Ken Cuccinelli: Blaming everyone but himself for loss

Ken Cuccinelli: Pointing the finger at everyone but himself.
Ken Cuccinelli” Pointing the finger at everyone but himself.

Sadly, three days after a game-changing statewide election in Virginia, attorney general and failed Republican governor candidate Ken Cuccinelli is showing his true tea party colors by refusing even to talk to Democrat Terry McAuliffe — the man who beat him at the polls — and blaming everyone for his loss except for the one person most responsible — himself.

Cuccinelli, fulfilling the stereotype of sore loser, blames the state and national Republican parties for “abandoning him” and scorns the big-money campaign contributors who avoided his campaign like the plague it wast.

“Ken is proving that, without a doubt, voters in Virginia made the right choice Tuesday,” says Len Harding, a long-time Republican strategist in Washington.  “Yes, the GOP in large part stayed away from him because he represented a segment of the party that we want to distance ourselves from.”

Cuccinelli, a favorite of the rapidly declining tea party and its rabid-right views, came under fire for his extremism and for his role changing the state party nominating system from a primary to a caucus that allowed him and other tea party types to control the action and top the ballot with him and E.W. Jackson, the flamboyant tea party pastor who went down in flames in the Lt. Gov. race against Ralph Northam.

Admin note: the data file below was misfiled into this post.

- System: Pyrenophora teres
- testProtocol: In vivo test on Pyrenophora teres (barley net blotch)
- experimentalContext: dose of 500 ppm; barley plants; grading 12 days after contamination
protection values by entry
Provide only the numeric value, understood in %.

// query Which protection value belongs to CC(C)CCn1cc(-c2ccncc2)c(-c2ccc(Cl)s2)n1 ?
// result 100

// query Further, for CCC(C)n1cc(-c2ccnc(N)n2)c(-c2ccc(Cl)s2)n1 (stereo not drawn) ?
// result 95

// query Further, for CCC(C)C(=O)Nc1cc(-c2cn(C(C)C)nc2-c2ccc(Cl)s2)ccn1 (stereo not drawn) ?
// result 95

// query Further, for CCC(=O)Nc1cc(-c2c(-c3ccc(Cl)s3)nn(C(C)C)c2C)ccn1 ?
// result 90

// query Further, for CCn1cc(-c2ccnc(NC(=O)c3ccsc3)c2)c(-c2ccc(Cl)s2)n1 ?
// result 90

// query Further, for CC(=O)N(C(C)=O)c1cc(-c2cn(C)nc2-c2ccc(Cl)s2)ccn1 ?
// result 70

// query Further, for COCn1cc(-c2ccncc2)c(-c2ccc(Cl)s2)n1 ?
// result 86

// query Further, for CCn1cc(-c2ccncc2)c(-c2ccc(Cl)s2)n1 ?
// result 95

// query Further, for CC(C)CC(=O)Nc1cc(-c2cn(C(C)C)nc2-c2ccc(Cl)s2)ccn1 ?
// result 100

Several Republicans have told us that they walked away from Cuccinelli because of the caucus process and because of his strict adherence to tea party extremes.

“Virginia is changing and the nation is changing and the Republican Party has to change to survive,” says GOP voter Katherine Rawlings of Richmond.  “We have to stop living in the past.”

McAuliffe has already met with outgoing governor Bob McDonnell and promises to work with Republicans and even keep some around as governor.  According to several reports, Cuccinelli, however, is avoiding any contact with the governor-elect.

“Ken is a bitter, angry man who holds grudges,” says one GOP campaign worker who left the campaign early because, he said, “the Republican candidate for governor was not who he claimed to be.”

In post-election comments, Cuccinelli has promised to “continue the fight” for his extreme right-wing views.

Long-time political watchers say, however, that Cuccinelli will finish out his term as attorney general under an ethics cloud and return to private law practice in Northern Virginia.

“He’s finished,” says political analyst Calvin Reeves.  “His 15 minutes are up.”

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3 Responses to Ken Cuccinelli: Blaming everyone but himself for loss

  1. If he is as bad as you claim, and I am prepared to believe it, who would even want to employ him in a law practice?

    Oh, yes! I forgot. Northern Virigina is close to DC.

  2. In politics, there are always winners and losers…but one political protocol also known as common decency (if a losing candidate is truly “for” the people and advancing an unselfish platform to benefit all Virginians) is to take the high road and congratulate the winner immediately and show the people who voted for YOU that you have class worthy of the dignity of the office you sought and that while deeply disappointed, you are respectful of the voters’ decision. It is a shame that Cuccinelli (a father of seven children) took the childish road. As a so-called believer, he should know better.